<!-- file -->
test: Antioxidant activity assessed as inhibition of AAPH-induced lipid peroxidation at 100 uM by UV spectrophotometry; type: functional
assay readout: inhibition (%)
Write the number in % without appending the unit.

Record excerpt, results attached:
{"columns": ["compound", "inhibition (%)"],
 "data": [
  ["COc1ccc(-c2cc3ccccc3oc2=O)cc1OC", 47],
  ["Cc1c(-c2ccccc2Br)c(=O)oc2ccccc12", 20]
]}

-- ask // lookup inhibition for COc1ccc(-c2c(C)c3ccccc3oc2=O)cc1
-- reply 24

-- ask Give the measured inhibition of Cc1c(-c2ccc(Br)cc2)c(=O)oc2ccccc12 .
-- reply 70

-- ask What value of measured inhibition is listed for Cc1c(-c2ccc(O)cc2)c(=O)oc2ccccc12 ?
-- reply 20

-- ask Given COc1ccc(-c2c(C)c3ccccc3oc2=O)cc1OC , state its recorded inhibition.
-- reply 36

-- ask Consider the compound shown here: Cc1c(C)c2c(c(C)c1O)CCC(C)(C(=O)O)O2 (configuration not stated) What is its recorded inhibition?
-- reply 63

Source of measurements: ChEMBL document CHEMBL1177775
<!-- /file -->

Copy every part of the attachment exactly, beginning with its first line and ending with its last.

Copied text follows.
test: Antioxidant activity assessed as inhibition of AAPH-induced lipid peroxidation at 100 uM by UV spectrophotometry; type: functional
assay readout: inhibition (%)
Write the number in % without appending the unit.

Record excerpt, results attached:
{"columns": ["compound", "inhibition (%)"],
 "data": [
  ["COc1ccc(-c2cc3ccccc3oc2=O)cc1OC", 47],
  ["Cc1c(-c2ccccc2Br)c(=O)oc2ccccc12", 20]
]}

-- ask // lookup inhibition for COc1ccc(-c2c(C)c3ccccc3oc2=O)cc1
-- reply 24

-- ask Give the measured inhibition of Cc1c(-c2ccc(Br)cc2)c(=O)oc2ccccc12 .
-- reply 70

-- ask What value of measured inhibition is listed for Cc1c(-c2ccc(O)cc2)c(=O)oc2ccccc12 ?
-- reply 20

-- ask Given COc1ccc(-c2c(C)c3ccccc3oc2=O)cc1OC , state its recorded inhibition.
-- reply 36

-- ask Consider the compound shown here: Cc1c(C)c2c(c(C)c1O)CCC(C)(C(=O)O)O2 (configuration not stated) What is its recorded inhibition?
-- reply 63

Source of measurements: ChEMBL document CHEMBL1177775